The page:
Absolutely. That's what's showing up in the lack of tax revenue paid, showing up in difficulties that the legislature and the governor have in dealing with the budget issues this year. As I keep trying to explain, the economy is very, very bad, everybody knows it's bad. But the pace of consumption, against what dollars that are flowing in, is unbelievably low. Even the people that have jobs are simply not spending anywhere near at rates that they have historically.

Herb Kaufman:
I think that that's a really good point. I think that's one of the signs down the road, there is capacity there. That capacity has to be generated by confidence being restored. I don't agree that yet we're in a recovery, but I do think, with Jay, we have stabilized some. I do think confidence is coming back a little bit. The numbers appear to indicate that. Again, the wherewithal, if you have the capacity to buy, the wherewithal to finance that capacity has materially increased. It's become much better. Credit is flowing much more effectively than it was before, and the numbers are starting to show a little bit of that. Unemployment is significantly lagging as an indicator, that's not solace to anybody who's unemployed and I understand that. But you do need the purchasing power availability, and you need to be able to finance that purchasing power and that requires confidence.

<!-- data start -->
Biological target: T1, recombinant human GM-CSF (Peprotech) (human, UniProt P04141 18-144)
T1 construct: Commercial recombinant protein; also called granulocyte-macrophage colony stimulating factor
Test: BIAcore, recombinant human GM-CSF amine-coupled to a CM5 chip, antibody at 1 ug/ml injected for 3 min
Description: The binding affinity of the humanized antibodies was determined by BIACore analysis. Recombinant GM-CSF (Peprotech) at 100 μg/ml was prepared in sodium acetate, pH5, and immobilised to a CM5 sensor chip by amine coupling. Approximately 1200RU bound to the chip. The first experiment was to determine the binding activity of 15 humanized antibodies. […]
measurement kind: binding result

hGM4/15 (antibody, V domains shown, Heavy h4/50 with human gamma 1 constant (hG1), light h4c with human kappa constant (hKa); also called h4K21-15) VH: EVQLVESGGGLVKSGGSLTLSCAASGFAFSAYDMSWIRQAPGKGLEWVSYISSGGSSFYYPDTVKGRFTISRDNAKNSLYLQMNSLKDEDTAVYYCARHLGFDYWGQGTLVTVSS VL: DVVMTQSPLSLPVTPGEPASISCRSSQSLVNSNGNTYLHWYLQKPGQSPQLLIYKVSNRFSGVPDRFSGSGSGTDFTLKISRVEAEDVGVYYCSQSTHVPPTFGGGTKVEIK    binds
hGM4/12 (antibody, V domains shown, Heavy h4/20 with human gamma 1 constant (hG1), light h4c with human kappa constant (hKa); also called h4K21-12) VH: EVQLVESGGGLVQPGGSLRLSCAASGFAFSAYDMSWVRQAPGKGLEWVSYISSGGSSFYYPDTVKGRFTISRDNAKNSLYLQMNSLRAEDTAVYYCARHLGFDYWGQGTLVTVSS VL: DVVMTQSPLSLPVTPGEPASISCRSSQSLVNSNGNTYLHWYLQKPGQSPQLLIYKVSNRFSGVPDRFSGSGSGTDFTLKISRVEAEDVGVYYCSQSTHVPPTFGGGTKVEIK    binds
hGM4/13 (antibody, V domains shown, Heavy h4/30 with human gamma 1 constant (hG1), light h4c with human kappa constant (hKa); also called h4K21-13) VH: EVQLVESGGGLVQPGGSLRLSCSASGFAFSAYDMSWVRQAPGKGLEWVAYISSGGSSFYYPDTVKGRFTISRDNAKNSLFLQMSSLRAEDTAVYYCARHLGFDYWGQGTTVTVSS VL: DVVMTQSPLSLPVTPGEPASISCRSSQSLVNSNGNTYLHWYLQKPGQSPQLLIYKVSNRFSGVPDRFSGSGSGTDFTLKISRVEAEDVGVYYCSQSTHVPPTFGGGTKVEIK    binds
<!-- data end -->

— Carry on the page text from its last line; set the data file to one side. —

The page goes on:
Jay Butler:
The other issues, we talk about jobs, but the thing that's not measured is furlough days and reduction in pay. We see companies that have done away with shift differentials and other things. You're going to take a day off, that's about a 10% pay cut. Those aren't measured in any of these statistics. That makes it more difficult to consume because basically your income is much lower.

Ted Simons: